Then, the average velocity and the viscosity of the fluid are read from the in-pipe fluid database 203 using the piping part ID as the key. The pipe length, the pipe diameter, the average velocity and the viscosity read are substituted into individual terms of Equation 3 to calculate the velocity distribution in the piping part, and a shear stress is calculated by differentiating the velocity with respect to the normal component of the inner wall surface and by multiplying a constant determined by the viscosity, as shown by Equation 4.
Next, the wall-thickness measured data is retrieved from the DB 202, and an amount of wall-thickness thinning is calculated by subtracting the wall-thickness from the wall-thickness data value stored in the three-dimensional layout data, and a wall-thickness thinning rate is calculated by dividing the amount of all-thickness thinning by the use period of the pipe. Then, a wall-thickness thinning rate per unit shear stress is calculated by dividing the wall-thickness thinning rate by the obtained shear stress.
There, σ is a shear stress, k is a constant, and y is a component normal to the inner wall.
Analysis is performed to the piping parts of which the wall-thickness values are not measured, on the pipe line in the fluid simulation processing part in order to calculate shear stresses acting on individual piping parts.
The wall-thickness thinning rate for each of the piping parts is calculated by multiplying the wall-thickness thinning rate per unit shear stress to the shear stress for each of the piping parts, as shown by Equation 5 (Process 404)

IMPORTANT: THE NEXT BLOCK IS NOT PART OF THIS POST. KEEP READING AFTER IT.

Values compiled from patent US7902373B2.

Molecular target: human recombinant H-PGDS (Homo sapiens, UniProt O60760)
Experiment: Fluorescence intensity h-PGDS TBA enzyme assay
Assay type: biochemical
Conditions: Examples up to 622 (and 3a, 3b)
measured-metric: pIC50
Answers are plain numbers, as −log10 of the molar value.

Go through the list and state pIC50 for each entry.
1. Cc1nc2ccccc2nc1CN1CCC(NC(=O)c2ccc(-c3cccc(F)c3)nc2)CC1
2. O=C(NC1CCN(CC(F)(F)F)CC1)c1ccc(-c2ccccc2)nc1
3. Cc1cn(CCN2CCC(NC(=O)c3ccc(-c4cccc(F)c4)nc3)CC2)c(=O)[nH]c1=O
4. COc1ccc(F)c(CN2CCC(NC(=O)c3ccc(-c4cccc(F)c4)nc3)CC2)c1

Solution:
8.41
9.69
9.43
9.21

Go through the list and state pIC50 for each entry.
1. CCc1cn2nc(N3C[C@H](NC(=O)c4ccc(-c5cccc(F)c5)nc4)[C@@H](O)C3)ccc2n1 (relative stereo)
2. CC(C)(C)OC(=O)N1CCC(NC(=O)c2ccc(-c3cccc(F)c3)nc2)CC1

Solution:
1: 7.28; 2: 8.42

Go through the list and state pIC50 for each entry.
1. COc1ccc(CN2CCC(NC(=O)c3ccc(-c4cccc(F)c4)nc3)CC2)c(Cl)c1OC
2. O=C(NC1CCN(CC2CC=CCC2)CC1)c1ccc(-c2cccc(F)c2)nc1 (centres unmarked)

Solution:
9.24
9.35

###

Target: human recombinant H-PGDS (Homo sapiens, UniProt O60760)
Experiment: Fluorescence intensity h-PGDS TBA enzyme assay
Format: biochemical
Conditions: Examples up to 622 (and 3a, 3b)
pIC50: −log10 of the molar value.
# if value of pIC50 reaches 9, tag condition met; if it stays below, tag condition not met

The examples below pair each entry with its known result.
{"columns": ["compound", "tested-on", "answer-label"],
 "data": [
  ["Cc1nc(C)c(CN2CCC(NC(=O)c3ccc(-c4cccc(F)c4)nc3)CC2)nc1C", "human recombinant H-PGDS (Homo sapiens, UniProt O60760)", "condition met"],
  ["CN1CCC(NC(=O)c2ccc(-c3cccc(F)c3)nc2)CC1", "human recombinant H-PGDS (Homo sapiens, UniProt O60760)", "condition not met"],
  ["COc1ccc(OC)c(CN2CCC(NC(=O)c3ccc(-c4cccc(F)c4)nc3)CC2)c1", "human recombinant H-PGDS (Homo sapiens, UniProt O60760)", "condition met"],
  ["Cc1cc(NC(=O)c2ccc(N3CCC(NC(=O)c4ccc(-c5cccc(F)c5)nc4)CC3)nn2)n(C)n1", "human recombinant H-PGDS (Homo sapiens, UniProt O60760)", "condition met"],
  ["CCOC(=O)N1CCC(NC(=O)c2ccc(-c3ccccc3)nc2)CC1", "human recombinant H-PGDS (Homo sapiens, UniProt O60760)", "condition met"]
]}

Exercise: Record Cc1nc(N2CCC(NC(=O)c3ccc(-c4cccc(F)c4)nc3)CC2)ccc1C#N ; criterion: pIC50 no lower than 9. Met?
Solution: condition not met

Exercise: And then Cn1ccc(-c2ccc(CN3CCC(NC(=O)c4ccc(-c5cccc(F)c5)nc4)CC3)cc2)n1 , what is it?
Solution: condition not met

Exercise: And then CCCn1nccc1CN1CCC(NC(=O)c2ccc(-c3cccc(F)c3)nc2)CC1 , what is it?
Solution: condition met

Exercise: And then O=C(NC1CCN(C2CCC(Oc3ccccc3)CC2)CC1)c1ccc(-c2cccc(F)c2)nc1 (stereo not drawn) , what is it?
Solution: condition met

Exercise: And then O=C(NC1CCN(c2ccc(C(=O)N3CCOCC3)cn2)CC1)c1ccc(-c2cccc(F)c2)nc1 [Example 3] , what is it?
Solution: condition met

There, S1 is the wall-thickness thinning rate at the maximum measured wall-thickness thinned position, and σ1 is the shear stress at the maximum measured wall-thickness thinned position. An estimated wall-thickness in the future is calculated by multiplying a period to the wall-thickness thinning rate.
In the fluid simulation processing part 205, the fluid analysis is executed through the method that the fluid behavior is expressed by particles and paths of the particles are traced by calculating the motion of the particles in the three-dimensional pipe by the product of the velocity and the elapsed time. At that time, the swirl angle (direction) obtained by the fluid behavior estimation part is searched (Process 1201).
Virtual particles are aligned in the inlet of the corresponding pipe, and Poiseuille flow velocity is given to in the vertical direction of the cross section of the pipe, and the other velocity components are given by cosθ, sinθ, and the searched swirl angle is substituted into the θ. Then, when the particle collide against the inner wall of the pipe, the particle is elastically reflected and the collision position (coordinate values) is output. The shear stress is identified the velocity of the collision particle and number of collisions per unit time and per unit area.
Here, description will be made on that the swirl flow is used in the fluid simulation, referring to Equation 3.
The velocity of the fluid flowing in the pipe is fast at a position distant from the inner wall of the pipe due to the effect of a viscous force acting on the inner wall of the pipe. The motion of the fluid can be expressed by the partial differential equation called as Navier-Stokes equation.
There, V is a velocity vector, t is time, v is a velocity, ρ is a density, p is a pressure, and η is a viscosity.
That is, the equation of motion can be expressed by the sum of the advection term expressing the effect of flicking out the surrounding fluid particles by an inertia force of the fluid; the diffusion term expressing the effect of retarding the speed of the surrounding fluid particles by an intermolecular force; and the pressure gradient term expressing the effect of giving a forward moving force to the fluid particles.
Although the motion of the fluid is unstable because the advection term expressing the effect of flicking out the fluid particles is non-linear, the diffusion term acts so as to stabilize the flow. Therefore, the magnitude of the diffusion term strongly affect the whole behavior of the fluid.